Tuesday, 12 February 2013

Grumpy Old Sod on the Falklands

The Argentine president Christine Kerchner is trying to deflect criticism of the mishandling of her country's internal affairs by indulging in some macho posturing about the Falklands Islands, despite the fact that the people who actually live there have made it perfectly clear that they want nothing to do with her. In a letter published recently in the Independent and the Guardian (why? Why did they print it? Whose side are they bloody on?) she accused us of colonialism, brutality and no doubt many other crimes probably including child abuse, global warming, international terrorism and picking our noses in public.




Someone had to reply, of course, and it shouldn't be left to the Sun newspaper though credit to them for trying. Much better is this missive from anonymous blogger Foxy who calls herself “Fleet Street Fox” ...







THURSDAY, 3 JANUARY 2013



Dear Argentina...



Now look. You've been whining about this since 1767 and it's starting to get on my wick.



I've ignored you until now, because you're very silly and your greatest cheerleader is Sean Penn, a man who pretends to be things he is not and once hit his then-wife Madonna with a baseball bat, tied her up for nine hours and abused her. If he is on your side, it's not a good side to be on.



But today you've written to Prime Minister Dishface demanding he enter negotiations to 'return' the islands we call the Falklands and you call Malvinas, 180 years after we cruelly stole them from you with our jackbooted naval officers of totalitarianism.



You were 'forcibly stripped' of these jewels in the South Atlantic and your people were 'expelled'.



Only, that's not quite what happened, is it Argentina? Someone obviously needs to remind you, and probably Mr Penn too, of the facts.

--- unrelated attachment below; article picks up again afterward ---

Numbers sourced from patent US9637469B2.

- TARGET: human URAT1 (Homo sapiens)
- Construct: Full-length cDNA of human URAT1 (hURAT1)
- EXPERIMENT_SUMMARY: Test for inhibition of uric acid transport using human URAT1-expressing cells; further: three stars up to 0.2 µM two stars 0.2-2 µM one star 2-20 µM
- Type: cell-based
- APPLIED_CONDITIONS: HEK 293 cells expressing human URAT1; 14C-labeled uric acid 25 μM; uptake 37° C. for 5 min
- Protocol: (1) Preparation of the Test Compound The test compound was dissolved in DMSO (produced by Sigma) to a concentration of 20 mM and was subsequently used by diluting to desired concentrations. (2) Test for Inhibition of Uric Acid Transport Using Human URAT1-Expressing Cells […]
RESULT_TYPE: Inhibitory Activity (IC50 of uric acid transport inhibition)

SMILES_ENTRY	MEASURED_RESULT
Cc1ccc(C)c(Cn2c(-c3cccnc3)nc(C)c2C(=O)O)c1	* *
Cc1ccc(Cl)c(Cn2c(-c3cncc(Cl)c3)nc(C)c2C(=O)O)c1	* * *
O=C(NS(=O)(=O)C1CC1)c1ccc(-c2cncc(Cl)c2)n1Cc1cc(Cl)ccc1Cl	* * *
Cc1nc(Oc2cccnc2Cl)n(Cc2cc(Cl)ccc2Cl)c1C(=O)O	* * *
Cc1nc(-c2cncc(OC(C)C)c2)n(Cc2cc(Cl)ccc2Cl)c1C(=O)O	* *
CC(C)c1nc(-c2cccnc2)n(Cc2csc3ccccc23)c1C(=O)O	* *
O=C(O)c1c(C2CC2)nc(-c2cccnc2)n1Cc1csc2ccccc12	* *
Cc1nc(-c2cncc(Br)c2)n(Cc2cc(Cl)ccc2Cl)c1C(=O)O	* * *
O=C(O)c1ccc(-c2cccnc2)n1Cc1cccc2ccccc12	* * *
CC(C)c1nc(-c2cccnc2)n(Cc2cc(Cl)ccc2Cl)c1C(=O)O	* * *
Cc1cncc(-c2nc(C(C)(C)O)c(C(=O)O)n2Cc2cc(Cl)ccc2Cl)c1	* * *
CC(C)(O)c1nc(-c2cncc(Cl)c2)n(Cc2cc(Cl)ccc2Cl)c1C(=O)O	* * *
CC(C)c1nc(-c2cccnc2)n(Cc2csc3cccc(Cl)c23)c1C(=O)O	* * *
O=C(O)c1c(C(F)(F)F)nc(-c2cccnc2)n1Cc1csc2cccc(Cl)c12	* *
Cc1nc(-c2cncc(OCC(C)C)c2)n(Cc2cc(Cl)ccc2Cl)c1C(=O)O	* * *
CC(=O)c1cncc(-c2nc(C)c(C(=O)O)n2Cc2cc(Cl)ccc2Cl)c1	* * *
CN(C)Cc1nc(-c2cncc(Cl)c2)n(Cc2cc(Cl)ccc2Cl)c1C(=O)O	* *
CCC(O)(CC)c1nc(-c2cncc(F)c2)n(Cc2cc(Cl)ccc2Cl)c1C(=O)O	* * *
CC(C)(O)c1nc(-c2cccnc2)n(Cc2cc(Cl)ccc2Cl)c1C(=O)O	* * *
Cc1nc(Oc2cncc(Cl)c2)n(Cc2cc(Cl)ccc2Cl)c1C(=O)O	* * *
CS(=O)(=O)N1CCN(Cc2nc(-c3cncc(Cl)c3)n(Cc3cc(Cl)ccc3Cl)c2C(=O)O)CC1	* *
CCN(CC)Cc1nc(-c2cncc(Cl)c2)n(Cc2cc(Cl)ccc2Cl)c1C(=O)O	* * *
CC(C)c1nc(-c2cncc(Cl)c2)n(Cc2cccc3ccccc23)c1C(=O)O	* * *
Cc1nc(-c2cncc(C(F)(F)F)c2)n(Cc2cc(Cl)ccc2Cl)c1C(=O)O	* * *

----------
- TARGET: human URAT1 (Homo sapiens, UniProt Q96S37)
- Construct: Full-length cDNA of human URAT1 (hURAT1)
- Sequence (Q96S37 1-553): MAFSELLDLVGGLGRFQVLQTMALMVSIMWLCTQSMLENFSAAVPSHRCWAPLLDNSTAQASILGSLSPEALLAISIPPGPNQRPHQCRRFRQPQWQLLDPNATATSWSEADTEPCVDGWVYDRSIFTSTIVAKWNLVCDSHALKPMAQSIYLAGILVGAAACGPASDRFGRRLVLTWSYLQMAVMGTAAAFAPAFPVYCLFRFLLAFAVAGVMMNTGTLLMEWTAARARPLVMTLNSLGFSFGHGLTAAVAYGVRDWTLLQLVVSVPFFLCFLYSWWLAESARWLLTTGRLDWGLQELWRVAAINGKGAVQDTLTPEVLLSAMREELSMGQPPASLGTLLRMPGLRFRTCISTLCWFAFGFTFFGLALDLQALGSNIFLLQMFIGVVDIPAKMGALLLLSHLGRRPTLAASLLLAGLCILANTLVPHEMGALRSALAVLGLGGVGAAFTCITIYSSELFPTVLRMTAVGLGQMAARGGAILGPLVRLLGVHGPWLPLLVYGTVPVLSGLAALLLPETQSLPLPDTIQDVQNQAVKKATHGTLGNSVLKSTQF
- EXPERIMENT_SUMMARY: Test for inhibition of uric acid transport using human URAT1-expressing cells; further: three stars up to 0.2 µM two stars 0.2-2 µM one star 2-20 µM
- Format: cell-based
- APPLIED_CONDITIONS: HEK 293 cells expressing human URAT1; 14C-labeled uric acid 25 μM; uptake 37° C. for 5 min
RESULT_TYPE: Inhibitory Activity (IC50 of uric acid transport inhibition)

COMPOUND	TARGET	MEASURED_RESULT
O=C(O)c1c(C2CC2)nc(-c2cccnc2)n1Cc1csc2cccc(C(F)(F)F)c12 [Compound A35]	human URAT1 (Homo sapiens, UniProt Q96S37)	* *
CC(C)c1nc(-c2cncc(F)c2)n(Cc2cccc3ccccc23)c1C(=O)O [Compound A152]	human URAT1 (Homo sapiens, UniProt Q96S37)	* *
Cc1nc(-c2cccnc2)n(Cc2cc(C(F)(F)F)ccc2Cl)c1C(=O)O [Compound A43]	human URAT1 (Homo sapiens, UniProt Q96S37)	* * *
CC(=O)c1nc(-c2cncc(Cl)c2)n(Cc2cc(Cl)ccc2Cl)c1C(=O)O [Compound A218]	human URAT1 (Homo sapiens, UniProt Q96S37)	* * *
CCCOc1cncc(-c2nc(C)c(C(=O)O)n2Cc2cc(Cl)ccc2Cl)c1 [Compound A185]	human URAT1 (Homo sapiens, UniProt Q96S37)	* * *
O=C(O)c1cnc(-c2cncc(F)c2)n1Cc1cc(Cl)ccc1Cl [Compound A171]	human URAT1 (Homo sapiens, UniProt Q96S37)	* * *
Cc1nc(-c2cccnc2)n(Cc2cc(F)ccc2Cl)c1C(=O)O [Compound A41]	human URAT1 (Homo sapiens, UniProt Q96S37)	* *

In 1820 an American pirate called David Jewett took shelter there, and finding the place deserted promptly claimed the islands for a union of South American provinces which later became Argentina.



You lot didn't realise this for a year, but still didn't settle the islands. Instead a German who pretended to be French called Luis Vernet came along, asked the Argentines and the Brits politely if they minded, and founded a little colony of his own.



It took him a few goes, but eventually he established a settlement, you named him governor and gave him the right to kill all the seals. This quite hacked off the Brits, who wanted some seals for themselves, but Vernet placated us by asking for our military protection.



It all got a bit hairy in 1831, when Vernet found some American seal ships, arrested their crews and sparked an international incident. The Americans sent a warship, blew up the settlement, and hot-headedly sent the most senior settlers to the mainland for trial for piracy.



The Argentines sent a new governor to establish a penal settlement, but he was killed in a mutiny the day he arrived. The Brits, quite reasonably, decided the whole thing was a dog's breakfast.



You had never settled the islands. Never established a colony of your own. Never guarded it with a garrison of your own soldiers. They had never, ever, been yours.



So allow me to make a couple of things clear. Firstly, the history of these windy rocks is an utter mess but someone had to take charge, and you weren't up to the job. We did it pretty nicely, considering our record in other places. Secondly, only jackbooted colonial scumbags refuse to listen to the democratic voice of the people who live somewhere, so you really ought to wind your hypocritical warmongering necks in.







There's much more, and it's pretty good stuff, including a great deal of historical detail most of us aren't familiar with. Do read it here.



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